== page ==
If the family serve themselves wholly or in part, lay convenient to each person who is to serve, the spoons or other implements he will need. Hot plates may be piled at the left of the person who serves the principal dish. Extra dishes, spoons, etc. should be arranged upon the side-board or upon a side-table covered with white linen. If a maid waits she may bring carving-tools, spoons, etc. when she brings the dishes. Mats or tiles should be provided to protect table and side-board from hot dishes.
Have butter cut in a block or made into balls ready in a cool place. Slice bread (with loaf on its side so that straight bottom edge is from you, to guide the eye) and keep it where it will not dry. Put these and the drinking-water on the table the last thing, placing them near the corners.
When everything needed for the meal is at hand and space is clear in pantry or kitchen to set dishes as they are removed from the table, announce the meal. In families living simply, a bell may be rung ; where there is a waitress, she goes to the room where the hostess is and says quietly, "Dinner (or breakfast, or lunch) is served." Even where only one maid is kept, she should do this when guests have been invited to the meal.
In laying knives and forks for several courses arrange them in the order in which they are to be used, the first to be taken up being farthest from the plate. Oyster forks belong at the right hand.
Fresh napkins (not in rings) may be laid on the plates, with a corner towards the centre of the table. If they bear an initial or monogram see that it is right side up. Never fold napkins in fancy shapes. A roll, or bread cut thick to be eaten with soup, may be laid either between the folds of the napkin or at the left of the forks.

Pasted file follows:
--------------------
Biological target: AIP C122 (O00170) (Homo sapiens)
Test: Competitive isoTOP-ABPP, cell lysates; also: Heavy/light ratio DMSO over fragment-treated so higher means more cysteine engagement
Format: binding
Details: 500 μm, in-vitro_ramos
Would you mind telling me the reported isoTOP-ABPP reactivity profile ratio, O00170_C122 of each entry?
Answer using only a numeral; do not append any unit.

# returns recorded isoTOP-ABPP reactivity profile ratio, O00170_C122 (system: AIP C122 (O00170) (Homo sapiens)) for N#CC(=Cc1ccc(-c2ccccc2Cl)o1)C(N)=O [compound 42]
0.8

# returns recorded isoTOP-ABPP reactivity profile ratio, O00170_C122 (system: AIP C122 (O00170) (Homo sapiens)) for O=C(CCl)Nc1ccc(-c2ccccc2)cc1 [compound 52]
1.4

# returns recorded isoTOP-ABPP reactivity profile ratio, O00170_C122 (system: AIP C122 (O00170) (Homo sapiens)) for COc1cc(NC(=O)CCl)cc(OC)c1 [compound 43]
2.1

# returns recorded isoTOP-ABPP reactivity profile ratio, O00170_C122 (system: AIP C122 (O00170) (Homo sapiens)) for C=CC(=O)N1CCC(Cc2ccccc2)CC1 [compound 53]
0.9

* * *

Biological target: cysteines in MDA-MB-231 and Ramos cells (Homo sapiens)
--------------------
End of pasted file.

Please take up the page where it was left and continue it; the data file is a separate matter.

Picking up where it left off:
Table-laying gives you a chance to apply what you have learned in school about the meaning of the terms "parallel," "opposite," "at right angles," and the like. Places on opposite sides of the table should be laid exactly opposite one another, the knife at one place being in the same straight line with the fork at the other. If you can measure by your eye in drawing you can lay a place exactly in the middle of one side of the table and can have every tumbler in the same relative position to the plate near which it stands. Should you fortunately have a choice of table-ware, use care in selecting and arranging the pieces for a meal, just as you would in making an original design.
Finger-bowls may be used after a fruit-course at break-fast and after dessert. Fill them one-third full of water at room-temperature, and set them on small plates on which doilies have been laid. At dessert-time place one before each guest. The guest will remove bowl and doily, leaving the plate for dessert. Sometimes a spoon and a fork are laid on the plate, to left and right of the bowl. The guest also removes these. If fruit is at each place when the guests come to breakfast, the finger-bowl, with or without a plate and doily, may be placed in front and to the left of each place.
Ways of serving meals vary with conditions and change with time. Use a recent hand-book as a guide in this matter.